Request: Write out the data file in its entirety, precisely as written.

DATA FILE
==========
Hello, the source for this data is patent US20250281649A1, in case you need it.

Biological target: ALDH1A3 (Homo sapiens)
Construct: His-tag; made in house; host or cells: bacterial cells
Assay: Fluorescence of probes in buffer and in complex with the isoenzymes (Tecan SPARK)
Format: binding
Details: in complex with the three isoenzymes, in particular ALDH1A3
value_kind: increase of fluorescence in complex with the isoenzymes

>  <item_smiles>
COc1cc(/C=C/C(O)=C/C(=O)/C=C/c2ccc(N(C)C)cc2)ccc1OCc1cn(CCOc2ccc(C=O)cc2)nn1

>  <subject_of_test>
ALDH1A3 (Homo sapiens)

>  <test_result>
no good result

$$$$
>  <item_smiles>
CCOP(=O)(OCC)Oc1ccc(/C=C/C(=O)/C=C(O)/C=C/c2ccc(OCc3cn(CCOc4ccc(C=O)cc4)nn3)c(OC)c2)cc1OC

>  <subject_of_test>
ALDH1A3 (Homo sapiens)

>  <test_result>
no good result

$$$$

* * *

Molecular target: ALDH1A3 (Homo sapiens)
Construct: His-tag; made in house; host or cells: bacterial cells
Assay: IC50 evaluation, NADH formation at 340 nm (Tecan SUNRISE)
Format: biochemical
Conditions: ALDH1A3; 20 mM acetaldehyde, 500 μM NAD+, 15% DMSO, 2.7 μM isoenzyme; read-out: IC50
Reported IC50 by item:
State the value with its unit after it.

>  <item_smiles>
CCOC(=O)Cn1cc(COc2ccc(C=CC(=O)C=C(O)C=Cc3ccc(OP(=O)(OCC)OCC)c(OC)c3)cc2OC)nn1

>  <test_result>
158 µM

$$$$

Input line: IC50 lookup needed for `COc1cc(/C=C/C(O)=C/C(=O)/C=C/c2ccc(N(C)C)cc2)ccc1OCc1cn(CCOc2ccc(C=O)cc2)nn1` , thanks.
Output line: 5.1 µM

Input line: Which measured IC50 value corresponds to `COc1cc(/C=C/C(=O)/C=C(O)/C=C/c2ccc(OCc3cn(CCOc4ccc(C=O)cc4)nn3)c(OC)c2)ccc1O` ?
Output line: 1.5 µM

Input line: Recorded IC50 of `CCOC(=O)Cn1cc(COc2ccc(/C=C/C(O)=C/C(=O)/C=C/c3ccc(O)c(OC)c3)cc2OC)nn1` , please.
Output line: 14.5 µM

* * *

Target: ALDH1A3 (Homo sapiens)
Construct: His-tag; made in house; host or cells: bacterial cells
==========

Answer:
Hello, the source for this data is patent US20250281649A1, in case you need it.

Biological target: ALDH1A3 (Homo sapiens)
Construct: His-tag; made in house; host or cells: bacterial cells
Assay: Fluorescence of probes in buffer and in complex with the isoenzymes (Tecan SPARK)
Format: binding
Details: in complex with the three isoenzymes, in particular ALDH1A3
value_kind: increase of fluorescence in complex with the isoenzymes

>  <item_smiles>
COc1cc(/C=C/C(O)=C/C(=O)/C=C/c2ccc(N(C)C)cc2)ccc1OCc1cn(CCOc2ccc(C=O)cc2)nn1

>  <subject_of_test>
ALDH1A3 (Homo sapiens)

>  <test_result>
no good result

$$$$
>  <item_smiles>
CCOP(=O)(OCC)Oc1ccc(/C=C/C(=O)/C=C(O)/C=C/c2ccc(OCc3cn(CCOc4ccc(C=O)cc4)nn3)c(OC)c2)cc1OC

>  <subject_of_test>
ALDH1A3 (Homo sapiens)

>  <test_result>
no good result

$$$$

* * *

Molecular target: ALDH1A3 (Homo sapiens)
Construct: His-tag; made in house; host or cells: bacterial cells
Assay: IC50 evaluation, NADH formation at 340 nm (Tecan SUNRISE)
Format: biochemical
Conditions: ALDH1A3; 20 mM acetaldehyde, 500 μM NAD+, 15% DMSO, 2.7 μM isoenzyme; read-out: IC50
Reported IC50 by item:
State the value with its unit after it.

>  <item_smiles>
CCOC(=O)Cn1cc(COc2ccc(C=CC(=O)C=C(O)C=Cc3ccc(OP(=O)(OCC)OCC)c(OC)c3)cc2OC)nn1

>  <test_result>
158 µM

$$$$

Input line: IC50 lookup needed for `COc1cc(/C=C/C(O)=C/C(=O)/C=C/c2ccc(N(C)C)cc2)ccc1OCc1cn(CCOc2ccc(C=O)cc2)nn1` , thanks.
Output line: 5.1 µM

Input line: Which measured IC50 value corresponds to `COc1cc(/C=C/C(=O)/C=C(O)/C=C/c2ccc(OCc3cn(CCOc4ccc(C=O)cc4)nn3)c(OC)c2)ccc1O` ?
Output line: 1.5 µM

Input line: Recorded IC50 of `CCOC(=O)Cn1cc(COc2ccc(/C=C/C(O)=C/C(=O)/C=C/c3ccc(O)c(OC)c3)cc2OC)nn1` , please.
Output line: 14.5 µM

* * *

Target: ALDH1A3 (Homo sapiens)
Construct: His-tag; made in house; host or cells: bacterial cells